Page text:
Yes on Question 2

Background on Question 2:

[Question 2 is a response to the Supreme Court’s 2010 Citizens United decision. This ruling equated any money spent on political issues – such as independent ads and donations to PACs – to free speech, meaning any attempt to regulate money spent by corporations, unions, or other groups would be in violation of their First Amendment rights. Corporations can now fund political campaigns with few limitations.

A “Yes” on Question 2 would authorize the formation of a citizens commission of 15 people that would investigate political spending in Massachusetts and create a report suggesting a Constitutional amendment to prevent “artificial entities” from being afforded the same free speech rights as individuals. This would in essence restrict the ability of  corporations, unions, and other groups to contribute to political campaigns.

The commission and the report would only be a small first step, however. Any proposal for a Constitutional amendment needs the support of 38 states or two-thirds of the House and Senate.

Currently, Massachusetts is the only state officially working toward this goal.]

While the mechanics of Question 2 seem complicated and its results pretty meager, at its heart, Question 2 is asking the people of Massachusetts if they think special interest spending in politics has gone too far.

The 2010 Citizens United decision directly resulted in an influx of campaign money from corporations and organizations with a clear stake – financial or otherwise – in ensuring that certain laws were passed. Said another way, the Citizens United decision has given corporations and other groups the ability to sway our county’s political process in their favor in a way that few individuals ever could.

This isn’t just fearmongering. Let’s make this issue concrete. The National Rifle Association (NRA) is a perfect example.

Ever wondered why – no matter the outcry – new gun legislation is repeatedly blocked? According to federal election data compiled by the Center for Responsive Politics and CNN, more than half of the congressional incumbents have received money or support from the NRA.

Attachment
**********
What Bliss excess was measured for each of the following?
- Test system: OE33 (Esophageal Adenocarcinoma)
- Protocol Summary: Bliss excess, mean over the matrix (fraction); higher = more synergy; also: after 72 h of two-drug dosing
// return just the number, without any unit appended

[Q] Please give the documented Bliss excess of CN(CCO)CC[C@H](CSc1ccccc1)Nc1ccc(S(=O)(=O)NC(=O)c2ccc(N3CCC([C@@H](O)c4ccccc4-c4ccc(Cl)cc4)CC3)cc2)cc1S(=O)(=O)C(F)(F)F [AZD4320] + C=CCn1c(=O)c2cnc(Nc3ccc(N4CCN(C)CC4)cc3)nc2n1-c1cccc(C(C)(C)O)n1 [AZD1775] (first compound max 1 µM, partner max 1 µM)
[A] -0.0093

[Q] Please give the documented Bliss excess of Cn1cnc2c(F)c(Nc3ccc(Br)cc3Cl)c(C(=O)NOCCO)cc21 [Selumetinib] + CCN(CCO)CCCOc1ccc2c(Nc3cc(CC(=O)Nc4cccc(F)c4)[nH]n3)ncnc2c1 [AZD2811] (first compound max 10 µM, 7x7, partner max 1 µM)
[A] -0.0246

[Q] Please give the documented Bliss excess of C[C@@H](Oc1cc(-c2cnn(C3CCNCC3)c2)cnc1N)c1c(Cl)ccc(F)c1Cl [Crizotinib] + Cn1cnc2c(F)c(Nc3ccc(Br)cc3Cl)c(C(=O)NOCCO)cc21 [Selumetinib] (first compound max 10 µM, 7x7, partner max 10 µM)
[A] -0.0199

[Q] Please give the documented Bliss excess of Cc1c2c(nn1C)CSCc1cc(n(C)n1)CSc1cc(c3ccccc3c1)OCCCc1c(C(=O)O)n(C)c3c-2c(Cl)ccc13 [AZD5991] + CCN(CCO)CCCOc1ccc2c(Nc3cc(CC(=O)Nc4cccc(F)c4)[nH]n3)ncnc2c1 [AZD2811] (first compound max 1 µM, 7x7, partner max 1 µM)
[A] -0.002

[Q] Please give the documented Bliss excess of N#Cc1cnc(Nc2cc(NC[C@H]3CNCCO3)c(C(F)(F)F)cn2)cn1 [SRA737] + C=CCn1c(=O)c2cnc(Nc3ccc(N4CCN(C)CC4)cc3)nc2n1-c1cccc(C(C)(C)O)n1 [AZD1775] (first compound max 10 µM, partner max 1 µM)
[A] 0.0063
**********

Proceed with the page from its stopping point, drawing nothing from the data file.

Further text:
According to CNN, “Among the 535 current members of Congress in both the House and the Senate, 307 have received either direct campaign contributions from the NRA and its affiliates or benefited from independent NRA spending like advertising supporting their campaigns.”

The Citizens United ruling has allowed the NRA and other organizations more leeway to flood our political playing field with money – and with money comes influence.

But corporations and organizations are not people, and they do not deserve the same Constitutional rights as individual citizens. The regular person does not have too much to gain from donating to support a political initiative, but a corporation or other special interest group – like the NRA – has loads to gain and loads to spend.

By claiming the same rights as the individual American, these groups have been able to steal political power from the individual American.

Now I fully acknowledge that a “yes” vote on ballot question 2 will not be much more than a symbolic gesture on behalf of the people of Massachusetts. But symbols have much more power than they are often given credit for.

If we as a state stand together to say – even in as weak a form as a commission and a report – that we do not want our political process to be ruled by corporate money, hopefully we can lead a wave of change across the country.

Perhaps a Constitutional amendment isn’t the exact right way to limit the power of corporations and other organizations. Maybe we need a more robust architecture for managing bodies beyond the scope of anything our Founding Fathers experienced.

But question 2 isn’t confirming a constitutional amendment, really. It’s bringing the focus back to the discussion about the dangerous influence of corporate money in politics.